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UNITED NATIONS BODY AGREES TO STRENGTHEN SYSTEMS FOR INTERNATIONAL CONTROL OF PRECURSOR CHEMICALS
 
Source ONDCP, March 17, 2006

(Washington, D.C.)—The United Nations Commission on Narcotic Drugs (CND) today adopted a resolution proposed by the U.S and sponsored by a number of nations on international cooperation in the control of pseudoephedrine and other precursor chemicals used to make synthetic drugs. John P. Walters, Director of National Drug Control Policy (ONDCP), today released the following statement regarding the United Nations resolution:

"The United States has made strong recent progress in reducing the amount of methamphetamine manufactured in domestic laboratories. Now we must work more closely with our international partners to restrict the global diversion of the precursor chemicals used to make synthetic drugs. We are pleased that the United Nations Commission on Narcotic Drugs has agreed to voluntary provisions that will assist the international community in the oversight and regulation of precursor chemicals that are often used to produce these dangerous, addictive drugs. International cooperation is an essential part of our strategy to combat the threat of synthetic drugs and supplement our efforts to reduce the demand for these drugs. We congratulate the international community on this achievement and look forward to continuing our cooperation with foreign governments and international organizations in order to reduce the production and use of synthetic drugs, such as methamphetamine, and the resulting misery and suffering caused by such drugs."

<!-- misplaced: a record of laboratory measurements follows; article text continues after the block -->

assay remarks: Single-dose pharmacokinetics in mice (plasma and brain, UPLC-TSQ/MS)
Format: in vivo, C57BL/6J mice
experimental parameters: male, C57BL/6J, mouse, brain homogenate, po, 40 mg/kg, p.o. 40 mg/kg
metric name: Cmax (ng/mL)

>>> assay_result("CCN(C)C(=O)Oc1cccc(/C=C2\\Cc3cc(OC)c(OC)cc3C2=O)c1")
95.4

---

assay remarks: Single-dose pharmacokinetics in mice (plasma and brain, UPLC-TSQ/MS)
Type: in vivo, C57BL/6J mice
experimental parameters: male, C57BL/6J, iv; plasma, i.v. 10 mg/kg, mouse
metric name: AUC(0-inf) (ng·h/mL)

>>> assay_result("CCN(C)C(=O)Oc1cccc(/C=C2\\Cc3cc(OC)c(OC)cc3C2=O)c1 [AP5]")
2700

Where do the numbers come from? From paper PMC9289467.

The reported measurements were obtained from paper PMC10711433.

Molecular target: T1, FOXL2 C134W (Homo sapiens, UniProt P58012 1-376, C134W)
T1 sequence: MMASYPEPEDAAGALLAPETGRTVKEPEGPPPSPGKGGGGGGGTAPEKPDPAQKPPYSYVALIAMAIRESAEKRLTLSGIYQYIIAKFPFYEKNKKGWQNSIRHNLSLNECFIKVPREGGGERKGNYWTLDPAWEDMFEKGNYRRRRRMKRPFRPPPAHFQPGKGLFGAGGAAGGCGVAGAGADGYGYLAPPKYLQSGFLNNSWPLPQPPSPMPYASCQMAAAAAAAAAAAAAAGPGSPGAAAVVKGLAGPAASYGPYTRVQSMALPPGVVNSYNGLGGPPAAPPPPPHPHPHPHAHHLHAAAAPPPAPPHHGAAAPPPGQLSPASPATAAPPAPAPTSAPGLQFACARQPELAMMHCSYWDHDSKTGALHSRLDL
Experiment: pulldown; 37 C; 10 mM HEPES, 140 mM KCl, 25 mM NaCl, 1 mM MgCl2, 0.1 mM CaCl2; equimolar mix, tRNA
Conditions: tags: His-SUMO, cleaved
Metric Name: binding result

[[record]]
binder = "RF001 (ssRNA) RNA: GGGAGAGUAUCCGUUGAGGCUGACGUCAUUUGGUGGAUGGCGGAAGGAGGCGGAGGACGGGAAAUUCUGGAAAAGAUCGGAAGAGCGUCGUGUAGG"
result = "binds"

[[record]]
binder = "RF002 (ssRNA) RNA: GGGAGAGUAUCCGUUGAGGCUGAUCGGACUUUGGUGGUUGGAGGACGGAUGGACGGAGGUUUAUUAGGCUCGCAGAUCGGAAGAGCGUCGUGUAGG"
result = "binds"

"Simply put, if there are no chemicals, there are no drugs," said DEA Administrator Karen P. Tandy. "DEA is grateful to the United Nations for approving this resolution that will go a long way to helping the international law enforcement community keep chemicals out of the hands of the wrong people."

Anne Patterson, Assistant Secretary of State for International Narcotics and Law Enforcement Affairs (INL) said, "We are very pleased with the efforts of those representatives that committed their governments to improve the flow of information for chemicals used to produce methamphetamine and other synthetic drugs. However, methamphetamine is an expanding challenge facing the United States and many other countries, and will require even greater efforts to share information and, where necessary, coordinate law enforcement action."

Major provisions of the CND resolution include:

  • Requests countries to provide to the International Narcotics Control Board annual estimates of their legitimate requirements for PMK, pseudoephedrine, ephedrine, and P2P, and pharmaceutical preparations containing these substances.
     

  • Urges countries to continue to provide to the International Narcotics Control Board information on all shipments of PMK, pseudoephedrine, ephedrine, and P2P, in addition to pharmaceutical preparations containing these substances.
     

  • Requests countries to permit the International Narcotics Control Board to share shipment information on pharmaceutical preparations containing these substances with concerned law enforcement and regulatory authorities to prevent or interdict diverted shipments.
     

  • Requests importing countries to ensure that its imports of these substances and preparations containing these substances are commensurate with their legitimate requirements.

The Commission on Narcotic Drugs (CND) is the central policy-making body within the United Nations system dealing with drug-related matters. The Commission analyzes the world drug situation and develops proposals to strengthen the international drug control system to combat the world drug problem.